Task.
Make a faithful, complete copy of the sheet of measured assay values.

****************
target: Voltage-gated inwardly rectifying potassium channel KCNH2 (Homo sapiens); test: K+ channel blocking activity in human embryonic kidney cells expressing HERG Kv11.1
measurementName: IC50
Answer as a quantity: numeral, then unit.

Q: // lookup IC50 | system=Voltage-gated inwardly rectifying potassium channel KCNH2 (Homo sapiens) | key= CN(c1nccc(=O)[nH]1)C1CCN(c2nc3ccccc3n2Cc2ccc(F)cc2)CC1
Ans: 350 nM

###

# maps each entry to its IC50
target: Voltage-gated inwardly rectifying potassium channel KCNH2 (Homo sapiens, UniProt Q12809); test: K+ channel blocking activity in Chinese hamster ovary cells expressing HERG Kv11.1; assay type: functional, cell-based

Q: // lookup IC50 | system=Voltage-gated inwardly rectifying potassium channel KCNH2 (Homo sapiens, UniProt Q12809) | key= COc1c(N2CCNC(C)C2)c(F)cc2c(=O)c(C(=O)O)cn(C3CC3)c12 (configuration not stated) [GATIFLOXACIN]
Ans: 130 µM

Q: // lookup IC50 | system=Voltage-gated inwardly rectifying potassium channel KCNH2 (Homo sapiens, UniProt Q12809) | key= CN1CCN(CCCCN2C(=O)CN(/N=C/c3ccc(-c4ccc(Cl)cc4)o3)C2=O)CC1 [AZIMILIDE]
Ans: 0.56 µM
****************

target: Voltage-gated inwardly rectifying potassium channel KCNH2 (Homo sapiens); test: K+ channel blocking activity in human embryonic kidney cells expressing HERG Kv11.1
measurementName: IC50
Answer as a quantity: numeral, then unit.

Q: // lookup IC50 | system=Voltage-gated inwardly rectifying potassium channel KCNH2 (Homo sapiens) | key= CN(c1nccc(=O)[nH]1)C1CCN(c2nc3ccccc3n2Cc2ccc(F)cc2)CC1
Ans: 350 nM

###

# maps each entry to its IC50
target: Voltage-gated inwardly rectifying potassium channel KCNH2 (Homo sapiens, UniProt Q12809); test: K+ channel blocking activity in Chinese hamster ovary cells expressing HERG Kv11.1; assay type: functional, cell-based

Q: // lookup IC50 | system=Voltage-gated inwardly rectifying potassium channel KCNH2 (Homo sapiens, UniProt Q12809) | key= COc1c(N2CCNC(C)C2)c(F)cc2c(=O)c(C(=O)O)cn(C3CC3)c12 (configuration not stated) [GATIFLOXACIN]
Ans: 130 µM

Q: // lookup IC50 | system=Voltage-gated inwardly rectifying potassium channel KCNH2 (Homo sapiens, UniProt Q12809) | key= CN1CCN(CCCCN2C(=O)CN(/N=C/c3ccc(-c4ccc(Cl)cc4)o3)C2=O)CC1 [AZIMILIDE]
Ans: 0.56 µM